Why are you adopting?
We have gotten that question several times in the last 3 or 4 months. We have heard it from our social worker conducting our home study, we have heard it from friends, coworkers, strangers...why are you adopting when it is obvious you can have your own biological children?
Well, I didnt know it was a rule that you couldnt adopt because you can procreate your own children. I could grow my fruits and veggies too.
I guess it was a shock for a lot of people that are close to us, friends and family and such, because we had never talked with them about adoption. And I guess to those family and friends it seemed much like we had lost our mind and we were jumping into the deep end of the pool that had been cemented over last winter.
Our decision to adopt came about 2 to 2.5 years ago. So, if you do the math, you will see that was shortly after the birth of our first born, Kai. We had Kai and were christened into the world of Down syndrome. It was a scary place at first, full of unknowns and what ifs and it felt like a journey we were on all on our own. I mean its not like our Big Splash into Parenthood was all bells and whistles, balloons and confetti...dont get me wrong, it was a wonderful day, a day we celebrated, but it was full of trepidation. Will he breath OK? Will he eat? Will he go to level 2 or level 3? How bad is his heart? How long will he have to stay in the hospital? I was terrified to have him, only because I knew he was safe and sound inside of me and I had no idea what the future held for my son when he entered this world.
Well, didnt he surprise us all? Came out screaming with his strawberry blonde hair glowing against his angry red skin...he was absolutely beautiful. Absolutely healthy. Absolutely everything we could have wished for. Things went fairly typical or normal for what you would expect with a newborn. We did have that slight hiccup of his 9 hour open heart surgery at 10 weeks old, but all in all, a total of 12 days pre and post op, wasnt too shabby for our little man.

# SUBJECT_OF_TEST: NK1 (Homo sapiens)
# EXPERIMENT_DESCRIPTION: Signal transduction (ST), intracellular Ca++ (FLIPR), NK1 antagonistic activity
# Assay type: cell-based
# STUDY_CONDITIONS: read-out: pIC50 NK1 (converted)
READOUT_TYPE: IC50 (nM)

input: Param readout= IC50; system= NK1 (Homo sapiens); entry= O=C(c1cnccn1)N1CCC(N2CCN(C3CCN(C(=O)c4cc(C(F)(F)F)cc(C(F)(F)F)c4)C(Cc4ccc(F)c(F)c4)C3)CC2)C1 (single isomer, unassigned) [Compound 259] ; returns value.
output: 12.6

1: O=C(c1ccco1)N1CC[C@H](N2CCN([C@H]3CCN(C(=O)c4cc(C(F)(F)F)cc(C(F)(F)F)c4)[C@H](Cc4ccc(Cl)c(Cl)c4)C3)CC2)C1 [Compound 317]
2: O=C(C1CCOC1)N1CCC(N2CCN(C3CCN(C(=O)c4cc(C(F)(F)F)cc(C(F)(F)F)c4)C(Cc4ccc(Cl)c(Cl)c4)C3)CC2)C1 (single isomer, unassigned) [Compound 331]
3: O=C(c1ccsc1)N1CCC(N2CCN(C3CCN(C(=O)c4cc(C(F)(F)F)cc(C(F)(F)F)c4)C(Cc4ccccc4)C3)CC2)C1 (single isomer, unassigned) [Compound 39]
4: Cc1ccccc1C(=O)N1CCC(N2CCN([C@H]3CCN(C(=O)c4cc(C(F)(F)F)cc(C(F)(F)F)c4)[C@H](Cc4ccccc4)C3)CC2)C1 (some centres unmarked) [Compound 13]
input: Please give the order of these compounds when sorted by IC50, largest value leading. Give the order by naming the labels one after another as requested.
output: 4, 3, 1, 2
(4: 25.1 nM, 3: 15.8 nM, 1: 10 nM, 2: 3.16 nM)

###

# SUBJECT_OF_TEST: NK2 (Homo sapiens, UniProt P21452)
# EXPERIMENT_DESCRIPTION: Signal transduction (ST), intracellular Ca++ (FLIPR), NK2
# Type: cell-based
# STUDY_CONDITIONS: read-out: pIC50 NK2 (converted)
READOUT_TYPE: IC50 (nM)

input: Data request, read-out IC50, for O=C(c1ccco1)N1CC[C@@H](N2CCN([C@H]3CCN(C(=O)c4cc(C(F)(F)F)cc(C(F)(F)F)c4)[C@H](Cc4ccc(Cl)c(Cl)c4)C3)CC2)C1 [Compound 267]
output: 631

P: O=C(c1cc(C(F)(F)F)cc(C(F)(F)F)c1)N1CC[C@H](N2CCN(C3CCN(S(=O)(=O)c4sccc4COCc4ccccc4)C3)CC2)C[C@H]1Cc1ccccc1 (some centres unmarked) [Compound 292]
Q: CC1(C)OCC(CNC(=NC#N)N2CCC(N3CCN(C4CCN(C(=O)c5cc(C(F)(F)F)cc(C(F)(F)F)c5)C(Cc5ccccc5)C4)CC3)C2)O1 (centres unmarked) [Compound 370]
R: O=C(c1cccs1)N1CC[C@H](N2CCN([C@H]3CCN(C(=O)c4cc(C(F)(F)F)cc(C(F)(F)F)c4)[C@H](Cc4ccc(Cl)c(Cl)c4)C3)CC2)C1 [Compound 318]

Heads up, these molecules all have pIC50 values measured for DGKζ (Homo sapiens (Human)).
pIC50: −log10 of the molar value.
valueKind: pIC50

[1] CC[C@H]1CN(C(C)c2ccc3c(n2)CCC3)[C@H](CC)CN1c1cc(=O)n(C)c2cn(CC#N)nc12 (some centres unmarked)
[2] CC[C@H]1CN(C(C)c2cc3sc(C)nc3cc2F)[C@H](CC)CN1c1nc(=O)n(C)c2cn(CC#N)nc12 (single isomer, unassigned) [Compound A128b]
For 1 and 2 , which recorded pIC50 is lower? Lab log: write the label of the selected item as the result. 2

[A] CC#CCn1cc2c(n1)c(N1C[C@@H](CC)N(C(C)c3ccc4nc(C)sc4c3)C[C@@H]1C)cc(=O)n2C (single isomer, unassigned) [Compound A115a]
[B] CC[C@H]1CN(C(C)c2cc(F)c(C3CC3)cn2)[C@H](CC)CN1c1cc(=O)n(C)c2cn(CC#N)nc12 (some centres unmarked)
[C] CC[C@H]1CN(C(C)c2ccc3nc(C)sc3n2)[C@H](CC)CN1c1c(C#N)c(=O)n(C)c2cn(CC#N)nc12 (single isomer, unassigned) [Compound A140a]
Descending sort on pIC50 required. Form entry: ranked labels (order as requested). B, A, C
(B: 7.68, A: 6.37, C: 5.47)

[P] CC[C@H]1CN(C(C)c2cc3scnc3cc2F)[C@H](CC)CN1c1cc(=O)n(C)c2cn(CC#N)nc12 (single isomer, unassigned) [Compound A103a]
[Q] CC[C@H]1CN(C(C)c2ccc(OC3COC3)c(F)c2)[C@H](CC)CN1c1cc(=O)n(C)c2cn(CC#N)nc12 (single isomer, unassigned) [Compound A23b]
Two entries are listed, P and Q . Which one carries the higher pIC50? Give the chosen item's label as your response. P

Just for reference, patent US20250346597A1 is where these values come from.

Then the milestones starting coming. Slow but sure. And we were so so so proud of each and every one of them. Our journey into the world of Down syndrome wasnt so bad and scary after all, it was actually pretty awesome. Along the way, I had begun to hear of a website called Reece's Rainbow. Reece's Rainbow is a place where you go and you can find pages and pages of babies and toddlers and even bigger kids that are for adoption, from over in Eastern Europe and China. Reece's Rainbow had started with only children that had Down syndrome but has since spread its rainbow to encompass all sorts of children: children with Fetal Alcohol Syndrome, HIV+ children, CP, and every other conceivable anomaly you might think of.
So, I heard of this site. I ventured to it. Only once. What I saw broke my heart. So many babies. So many children. I talked to Cam later that night about all I had seen. We talked for a long while. We decided that one day we would adopt a child from Reece's Rainbow, one who had Down syndrome. But until we were ready to do so, I would not be going back to website.
Of course we planned and figured it would be much much further down the road than NOW...but like much of life, you dont always get what you plan for. The night I received and opened the email from my nettie BFF, Christie, was the night that was meant for us to begin the adoption process. Just like we didnt choose for Kai to have Down syndrome or Lilah to have a Diva disposition, we didnt choose Peter. Peter chose us. He has been waiting for us for 4 long years. Waiting patiently and without complaint. As soon as I laid eyes on his beautiful face, I knew he was our son.